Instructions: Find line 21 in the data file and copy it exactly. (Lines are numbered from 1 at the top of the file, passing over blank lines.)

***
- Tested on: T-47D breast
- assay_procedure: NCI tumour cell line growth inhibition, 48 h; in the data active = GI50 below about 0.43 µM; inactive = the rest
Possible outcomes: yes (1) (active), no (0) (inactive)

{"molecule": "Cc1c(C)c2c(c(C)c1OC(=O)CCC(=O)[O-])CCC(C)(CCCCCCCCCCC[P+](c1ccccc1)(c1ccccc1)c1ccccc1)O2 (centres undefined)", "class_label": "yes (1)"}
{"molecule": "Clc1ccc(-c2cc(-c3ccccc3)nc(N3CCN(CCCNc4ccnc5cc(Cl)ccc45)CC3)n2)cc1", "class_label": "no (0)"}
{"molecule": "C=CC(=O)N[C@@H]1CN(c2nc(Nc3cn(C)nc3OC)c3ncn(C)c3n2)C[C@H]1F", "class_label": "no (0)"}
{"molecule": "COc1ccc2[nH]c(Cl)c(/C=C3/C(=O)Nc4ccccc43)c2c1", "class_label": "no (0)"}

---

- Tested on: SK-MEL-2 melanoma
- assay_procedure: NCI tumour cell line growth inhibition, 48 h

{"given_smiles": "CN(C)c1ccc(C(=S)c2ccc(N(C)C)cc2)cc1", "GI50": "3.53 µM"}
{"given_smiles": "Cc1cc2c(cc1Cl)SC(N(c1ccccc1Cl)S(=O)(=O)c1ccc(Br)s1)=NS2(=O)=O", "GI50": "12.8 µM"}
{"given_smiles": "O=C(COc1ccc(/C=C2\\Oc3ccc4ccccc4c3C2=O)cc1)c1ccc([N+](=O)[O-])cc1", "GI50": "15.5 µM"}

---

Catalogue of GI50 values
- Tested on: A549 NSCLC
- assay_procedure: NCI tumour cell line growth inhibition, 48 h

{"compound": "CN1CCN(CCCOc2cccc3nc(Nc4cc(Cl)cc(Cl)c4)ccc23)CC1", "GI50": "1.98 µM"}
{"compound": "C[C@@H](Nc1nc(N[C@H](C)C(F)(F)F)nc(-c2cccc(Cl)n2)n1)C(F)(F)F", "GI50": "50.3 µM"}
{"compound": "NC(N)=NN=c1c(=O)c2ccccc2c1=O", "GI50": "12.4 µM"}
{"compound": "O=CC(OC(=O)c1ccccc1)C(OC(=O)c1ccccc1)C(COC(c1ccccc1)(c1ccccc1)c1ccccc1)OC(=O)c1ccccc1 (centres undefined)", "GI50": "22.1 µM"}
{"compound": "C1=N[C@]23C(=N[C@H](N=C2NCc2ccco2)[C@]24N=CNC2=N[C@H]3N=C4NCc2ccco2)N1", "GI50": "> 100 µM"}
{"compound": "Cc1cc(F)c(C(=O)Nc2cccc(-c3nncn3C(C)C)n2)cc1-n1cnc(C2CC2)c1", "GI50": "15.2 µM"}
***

{"compound": "O=CC(OC(=O)c1ccccc1)C(OC(=O)c1ccccc1)C(COC(c1ccccc1)(c1ccccc1)c1ccccc1)OC(=O)c1ccccc1 (centres undefined)", "GI50": "22.1 µM"}